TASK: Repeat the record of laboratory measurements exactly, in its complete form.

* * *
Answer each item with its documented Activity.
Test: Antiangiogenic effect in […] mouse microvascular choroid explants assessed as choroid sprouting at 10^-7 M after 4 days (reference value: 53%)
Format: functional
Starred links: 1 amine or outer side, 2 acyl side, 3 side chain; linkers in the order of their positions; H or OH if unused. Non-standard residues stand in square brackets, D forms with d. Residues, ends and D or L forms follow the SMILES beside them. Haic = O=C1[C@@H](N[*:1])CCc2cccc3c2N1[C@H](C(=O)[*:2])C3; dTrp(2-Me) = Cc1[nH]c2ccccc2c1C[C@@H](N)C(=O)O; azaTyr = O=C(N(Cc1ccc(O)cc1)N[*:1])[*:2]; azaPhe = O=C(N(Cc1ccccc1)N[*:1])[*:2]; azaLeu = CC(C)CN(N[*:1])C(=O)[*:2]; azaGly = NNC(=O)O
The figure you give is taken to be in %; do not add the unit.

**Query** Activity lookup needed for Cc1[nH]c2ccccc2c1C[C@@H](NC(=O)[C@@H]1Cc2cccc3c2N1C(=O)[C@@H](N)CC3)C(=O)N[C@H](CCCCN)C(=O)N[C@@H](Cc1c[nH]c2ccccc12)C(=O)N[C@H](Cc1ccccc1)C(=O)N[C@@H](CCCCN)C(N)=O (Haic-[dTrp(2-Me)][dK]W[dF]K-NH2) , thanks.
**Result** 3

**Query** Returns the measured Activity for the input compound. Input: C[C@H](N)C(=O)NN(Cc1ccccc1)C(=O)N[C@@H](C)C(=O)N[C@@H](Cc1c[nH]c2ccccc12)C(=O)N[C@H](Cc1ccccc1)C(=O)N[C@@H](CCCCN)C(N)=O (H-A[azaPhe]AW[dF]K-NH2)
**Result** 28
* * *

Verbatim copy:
Answer each item with its documented Activity.
Test: Antiangiogenic effect in […] mouse microvascular choroid explants assessed as choroid sprouting at 10^-7 M after 4 days (reference value: 53%)
Format: functional
Starred links: 1 amine or outer side, 2 acyl side, 3 side chain; linkers in the order of their positions; H or OH if unused. Non-standard residues stand in square brackets, D forms with d. Residues, ends and D or L forms follow the SMILES beside them. Haic = O=C1[C@@H](N[*:1])CCc2cccc3c2N1[C@H](C(=O)[*:2])C3; dTrp(2-Me) = Cc1[nH]c2ccccc2c1C[C@@H](N)C(=O)O; azaTyr = O=C(N(Cc1ccc(O)cc1)N[*:1])[*:2]; azaPhe = O=C(N(Cc1ccccc1)N[*:1])[*:2]; azaLeu = CC(C)CN(N[*:1])C(=O)[*:2]; azaGly = NNC(=O)O
The figure you give is taken to be in %; do not add the unit.

**Query** Activity lookup needed for Cc1[nH]c2ccccc2c1C[C@@H](NC(=O)[C@@H]1Cc2cccc3c2N1C(=O)[C@@H](N)CC3)C(=O)N[C@H](CCCCN)C(=O)N[C@@H](Cc1c[nH]c2ccccc12)C(=O)N[C@H](Cc1ccccc1)C(=O)N[C@@H](CCCCN)C(N)=O (Haic-[dTrp(2-Me)][dK]W[dF]K-NH2) , thanks.
**Result** 3

**Query** Returns the measured Activity for the input compound. Input: C[C@H](N)C(=O)NN(Cc1ccccc1)C(=O)N[C@@H](C)C(=O)N[C@@H](Cc1c[nH]c2ccccc12)C(=O)N[C@H](Cc1ccccc1)C(=O)N[C@@H](CCCCN)C(N)=O (H-A[azaPhe]AW[dF]K-NH2)
**Result** 28